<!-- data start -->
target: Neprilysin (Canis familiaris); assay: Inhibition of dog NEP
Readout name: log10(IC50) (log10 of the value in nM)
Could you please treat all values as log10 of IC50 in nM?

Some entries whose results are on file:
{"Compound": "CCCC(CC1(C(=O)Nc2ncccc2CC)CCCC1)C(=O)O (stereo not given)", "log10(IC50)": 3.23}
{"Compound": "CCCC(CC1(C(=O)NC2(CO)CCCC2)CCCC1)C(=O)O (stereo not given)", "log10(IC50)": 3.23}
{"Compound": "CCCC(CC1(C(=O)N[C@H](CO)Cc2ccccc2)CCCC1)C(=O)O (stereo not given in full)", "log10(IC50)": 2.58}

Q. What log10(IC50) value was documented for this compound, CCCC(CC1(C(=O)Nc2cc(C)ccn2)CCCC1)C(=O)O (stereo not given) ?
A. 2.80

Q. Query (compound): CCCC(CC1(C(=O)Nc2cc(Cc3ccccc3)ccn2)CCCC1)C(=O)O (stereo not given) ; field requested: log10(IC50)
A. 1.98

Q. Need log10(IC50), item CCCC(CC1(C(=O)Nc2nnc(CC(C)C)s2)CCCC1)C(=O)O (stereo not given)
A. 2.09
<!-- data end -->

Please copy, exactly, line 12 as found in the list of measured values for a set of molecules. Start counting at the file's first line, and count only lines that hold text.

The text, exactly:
Q. Need log10(IC50), item CCCC(CC1(C(=O)Nc2nnc(CC(C)C)s2)CCCC1)C(=O)O (stereo not given)